The view from space of our planet’s most impressive natural and constructed landmarks is striking, and not just on this year’s Earth Day.
The long and winding Grand Canyon; the European Union’s longest river, the Danube; and the 13,000 miles of the Great Wall of China become almost abstract works of art when photographed from space.
NASA astronaut Victor Glover Jr., who conducted his third spacewalk in late February, talked then about how fragile Earth looks from space, and “just how special it is for there to be human life on this planet.”
“It makes me want to do all that I can to protect that,” Glover said.
Many of the photos shown here were shot by EarthKAM, a project started in 1995 by the late Sally Ride, America’s first woman in space. It was first called KidSat. It allows middle school students around the world to ask for images of locations on Earth.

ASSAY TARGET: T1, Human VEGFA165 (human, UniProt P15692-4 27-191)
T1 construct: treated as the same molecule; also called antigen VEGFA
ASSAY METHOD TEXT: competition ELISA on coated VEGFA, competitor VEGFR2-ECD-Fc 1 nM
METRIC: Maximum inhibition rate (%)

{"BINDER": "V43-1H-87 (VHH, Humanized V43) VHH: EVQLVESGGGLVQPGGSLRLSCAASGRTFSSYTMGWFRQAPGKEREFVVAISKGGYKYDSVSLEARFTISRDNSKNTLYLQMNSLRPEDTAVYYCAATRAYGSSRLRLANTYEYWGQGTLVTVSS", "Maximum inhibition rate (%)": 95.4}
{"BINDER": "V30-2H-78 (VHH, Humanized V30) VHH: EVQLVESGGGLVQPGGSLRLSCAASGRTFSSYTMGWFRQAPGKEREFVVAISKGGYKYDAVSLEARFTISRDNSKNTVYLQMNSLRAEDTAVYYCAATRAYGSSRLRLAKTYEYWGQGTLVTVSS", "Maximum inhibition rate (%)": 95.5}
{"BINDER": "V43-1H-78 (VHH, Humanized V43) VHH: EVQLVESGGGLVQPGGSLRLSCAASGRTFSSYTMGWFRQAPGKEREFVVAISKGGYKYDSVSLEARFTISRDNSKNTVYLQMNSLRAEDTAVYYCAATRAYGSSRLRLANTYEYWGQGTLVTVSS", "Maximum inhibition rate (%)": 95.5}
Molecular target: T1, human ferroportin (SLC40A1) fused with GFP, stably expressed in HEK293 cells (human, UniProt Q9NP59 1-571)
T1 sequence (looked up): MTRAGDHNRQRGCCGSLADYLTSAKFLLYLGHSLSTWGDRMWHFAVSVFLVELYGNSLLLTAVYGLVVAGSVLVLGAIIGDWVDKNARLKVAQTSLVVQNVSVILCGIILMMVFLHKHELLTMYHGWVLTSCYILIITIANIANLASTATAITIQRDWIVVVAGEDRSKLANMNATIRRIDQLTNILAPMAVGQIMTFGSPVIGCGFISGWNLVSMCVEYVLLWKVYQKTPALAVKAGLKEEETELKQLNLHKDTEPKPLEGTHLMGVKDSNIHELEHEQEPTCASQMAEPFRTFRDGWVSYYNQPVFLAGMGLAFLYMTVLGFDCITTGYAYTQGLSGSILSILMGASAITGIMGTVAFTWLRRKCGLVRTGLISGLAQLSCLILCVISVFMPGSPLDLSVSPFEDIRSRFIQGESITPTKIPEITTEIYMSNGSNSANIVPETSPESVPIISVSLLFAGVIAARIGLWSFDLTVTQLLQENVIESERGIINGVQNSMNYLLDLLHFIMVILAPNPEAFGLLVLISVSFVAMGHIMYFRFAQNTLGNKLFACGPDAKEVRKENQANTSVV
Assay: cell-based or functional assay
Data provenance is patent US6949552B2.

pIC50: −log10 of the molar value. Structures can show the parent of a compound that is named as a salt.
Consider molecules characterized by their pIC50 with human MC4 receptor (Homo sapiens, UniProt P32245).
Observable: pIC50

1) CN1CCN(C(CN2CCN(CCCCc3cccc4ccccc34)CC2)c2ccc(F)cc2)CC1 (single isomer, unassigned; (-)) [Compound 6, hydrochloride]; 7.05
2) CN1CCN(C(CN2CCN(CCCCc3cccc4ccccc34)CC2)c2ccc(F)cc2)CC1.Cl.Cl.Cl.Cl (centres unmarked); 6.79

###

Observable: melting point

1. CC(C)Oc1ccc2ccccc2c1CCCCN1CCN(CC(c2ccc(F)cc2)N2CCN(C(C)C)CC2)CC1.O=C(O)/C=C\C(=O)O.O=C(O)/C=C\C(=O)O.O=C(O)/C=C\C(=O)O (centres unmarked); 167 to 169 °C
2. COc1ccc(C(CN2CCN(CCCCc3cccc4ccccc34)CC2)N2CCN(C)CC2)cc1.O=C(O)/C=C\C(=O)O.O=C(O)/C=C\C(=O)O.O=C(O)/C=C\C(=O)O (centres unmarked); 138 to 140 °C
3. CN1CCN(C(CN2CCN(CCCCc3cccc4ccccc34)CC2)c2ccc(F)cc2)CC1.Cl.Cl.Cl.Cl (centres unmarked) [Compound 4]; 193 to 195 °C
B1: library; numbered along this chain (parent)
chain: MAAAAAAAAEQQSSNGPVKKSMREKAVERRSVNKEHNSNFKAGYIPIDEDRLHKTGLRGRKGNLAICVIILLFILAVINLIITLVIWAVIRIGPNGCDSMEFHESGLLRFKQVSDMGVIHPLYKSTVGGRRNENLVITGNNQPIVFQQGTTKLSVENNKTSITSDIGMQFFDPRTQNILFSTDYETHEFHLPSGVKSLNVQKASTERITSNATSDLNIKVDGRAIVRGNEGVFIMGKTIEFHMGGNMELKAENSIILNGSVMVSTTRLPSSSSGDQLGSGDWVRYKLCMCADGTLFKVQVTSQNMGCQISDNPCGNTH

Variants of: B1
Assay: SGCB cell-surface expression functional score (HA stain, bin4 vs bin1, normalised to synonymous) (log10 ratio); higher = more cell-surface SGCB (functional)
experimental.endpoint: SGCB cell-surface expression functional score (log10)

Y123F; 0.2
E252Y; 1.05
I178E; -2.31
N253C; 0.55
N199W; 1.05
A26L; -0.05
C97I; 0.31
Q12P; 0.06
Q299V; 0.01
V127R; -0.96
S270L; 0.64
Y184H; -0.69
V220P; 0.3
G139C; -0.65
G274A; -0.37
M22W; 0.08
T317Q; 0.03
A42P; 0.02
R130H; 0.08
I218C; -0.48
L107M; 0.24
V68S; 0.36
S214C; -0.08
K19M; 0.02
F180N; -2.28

The EarthKAM camera flew on two more shuttle flights before moving to the International Space Station in 2001, according to NASA. Sally Ride died in 2012, and NASA renamed the program Sally Ride EarthKAM the following year. It remains a permanent payload on the ISS.